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Detecting traumatic brain injuries in the field

NSF Award:

Nebraska 2010-15 RII Project: Nanohybrid Materials & Algal Biology  (University of Nebraska)

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According to the Centers for Disease Control and Prevention, traumatic brain injuries (TBIs) contribute to a third of all injury-related deaths in the U.S. Because faster detection of TBIs could improve treatment and save lives, David Hage of the University of Nebraska-Lincoln (and a member of the Nebraska Center for Nanohybrid Functional Materials [CNFM)]) began working on a TBI-detection device in partnership with Arkansas-based SFC Fluidics.  Now nearing commercialization, the prototype device identifies antibodies that bind to proteins produced by the brain as a result of a head trauma.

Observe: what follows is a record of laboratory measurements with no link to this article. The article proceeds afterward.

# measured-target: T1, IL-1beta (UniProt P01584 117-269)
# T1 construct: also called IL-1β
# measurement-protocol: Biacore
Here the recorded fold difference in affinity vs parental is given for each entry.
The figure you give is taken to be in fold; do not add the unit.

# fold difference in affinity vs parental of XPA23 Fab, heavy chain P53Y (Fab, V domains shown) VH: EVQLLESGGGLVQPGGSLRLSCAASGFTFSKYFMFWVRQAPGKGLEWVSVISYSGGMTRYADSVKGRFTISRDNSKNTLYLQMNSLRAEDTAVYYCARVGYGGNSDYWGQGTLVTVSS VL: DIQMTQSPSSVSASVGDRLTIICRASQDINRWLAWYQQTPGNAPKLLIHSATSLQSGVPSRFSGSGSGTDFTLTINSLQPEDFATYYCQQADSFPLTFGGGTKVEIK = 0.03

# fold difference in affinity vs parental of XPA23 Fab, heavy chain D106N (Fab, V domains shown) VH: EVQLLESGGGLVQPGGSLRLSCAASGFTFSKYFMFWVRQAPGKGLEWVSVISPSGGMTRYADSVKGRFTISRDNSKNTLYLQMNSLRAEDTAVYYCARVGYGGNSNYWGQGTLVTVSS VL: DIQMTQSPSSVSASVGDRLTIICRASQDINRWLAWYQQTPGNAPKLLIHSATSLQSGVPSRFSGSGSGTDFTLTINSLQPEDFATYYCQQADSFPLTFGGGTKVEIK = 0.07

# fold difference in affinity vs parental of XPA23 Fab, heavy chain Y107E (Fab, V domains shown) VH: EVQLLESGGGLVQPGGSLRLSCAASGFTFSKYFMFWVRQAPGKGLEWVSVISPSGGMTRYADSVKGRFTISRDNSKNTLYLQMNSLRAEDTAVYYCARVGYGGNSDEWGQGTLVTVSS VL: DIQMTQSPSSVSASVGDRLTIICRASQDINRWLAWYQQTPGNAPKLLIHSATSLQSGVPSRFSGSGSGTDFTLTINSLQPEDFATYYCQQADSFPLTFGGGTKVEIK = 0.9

To recognize the antibodies, the device relies on high-performance affinity chromatography (HPAC), a kind of biochemical trap. HPAC is a separation method in which a liquid sample, like blood, passes through a tiny column that traps target molecules by linking them to binding molecules packed in the column. In the brain injury example, a sample of blood travels through a column packed with specific antibodies encased in nanohybrid particles that latch onto the brain injury protein. Detection limits will range from picograms (one trillionth of a gram) to nanograms (one billionth of a gram).

CNFM is a coalition of Nebraska researchers from five colleges and universities working to harness nanohybrid molecules for novel separation and detection devices.

Images (1 of )

  • a blood sample can help identify traumatic brain injury
  • proteins from brain injuries attach to antibodies in a detection device
A prototype diagnostic device can identify traumatic brain injuries in the field.
Paul Thompson, Arthur Toga and Colin Holmes, UCLA
A device can detect traumatic brain injuries using a blood sample.
David Hage, University of Nebraska-Lincoln

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